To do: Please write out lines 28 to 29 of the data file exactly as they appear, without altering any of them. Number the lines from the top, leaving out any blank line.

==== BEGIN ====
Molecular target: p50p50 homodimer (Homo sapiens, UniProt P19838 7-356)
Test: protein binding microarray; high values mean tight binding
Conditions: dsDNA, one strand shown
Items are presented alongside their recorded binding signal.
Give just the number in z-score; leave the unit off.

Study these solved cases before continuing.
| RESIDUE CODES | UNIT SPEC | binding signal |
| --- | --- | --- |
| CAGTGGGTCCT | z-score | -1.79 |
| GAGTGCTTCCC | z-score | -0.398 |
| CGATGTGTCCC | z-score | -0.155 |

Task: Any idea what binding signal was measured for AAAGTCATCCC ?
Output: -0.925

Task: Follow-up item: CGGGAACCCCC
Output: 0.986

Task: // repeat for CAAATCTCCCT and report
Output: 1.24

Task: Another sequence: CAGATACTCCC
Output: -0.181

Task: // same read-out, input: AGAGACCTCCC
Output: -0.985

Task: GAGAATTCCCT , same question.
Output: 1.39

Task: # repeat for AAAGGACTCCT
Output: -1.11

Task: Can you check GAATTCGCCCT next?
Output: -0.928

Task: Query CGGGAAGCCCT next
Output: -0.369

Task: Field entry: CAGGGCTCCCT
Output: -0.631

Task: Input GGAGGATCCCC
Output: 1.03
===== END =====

Task: Query CGGGAAGCCCT next
Output: -0.369